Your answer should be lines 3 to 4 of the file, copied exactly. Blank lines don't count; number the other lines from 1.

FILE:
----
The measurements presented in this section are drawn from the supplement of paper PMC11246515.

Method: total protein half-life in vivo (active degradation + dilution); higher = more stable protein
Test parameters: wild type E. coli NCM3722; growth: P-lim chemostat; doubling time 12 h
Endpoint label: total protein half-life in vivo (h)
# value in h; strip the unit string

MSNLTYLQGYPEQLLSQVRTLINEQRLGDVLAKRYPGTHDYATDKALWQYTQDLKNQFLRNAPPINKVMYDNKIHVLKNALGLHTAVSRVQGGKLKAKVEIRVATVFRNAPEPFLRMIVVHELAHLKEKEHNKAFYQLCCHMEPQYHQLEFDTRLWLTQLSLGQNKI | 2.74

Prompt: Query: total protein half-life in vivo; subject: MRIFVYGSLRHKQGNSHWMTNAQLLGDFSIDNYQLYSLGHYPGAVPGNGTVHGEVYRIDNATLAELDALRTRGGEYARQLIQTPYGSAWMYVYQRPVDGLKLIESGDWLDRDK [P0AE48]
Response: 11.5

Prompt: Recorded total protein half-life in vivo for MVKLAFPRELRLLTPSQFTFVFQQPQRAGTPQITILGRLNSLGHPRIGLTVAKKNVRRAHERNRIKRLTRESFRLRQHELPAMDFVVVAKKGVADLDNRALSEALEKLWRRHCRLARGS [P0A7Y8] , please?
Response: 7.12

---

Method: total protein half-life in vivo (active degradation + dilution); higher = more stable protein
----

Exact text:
Test parameters: wild type E. coli NCM3722; growth: P-lim chemostat; doubling time 12 h
Endpoint label: total protein half-life in vivo (h)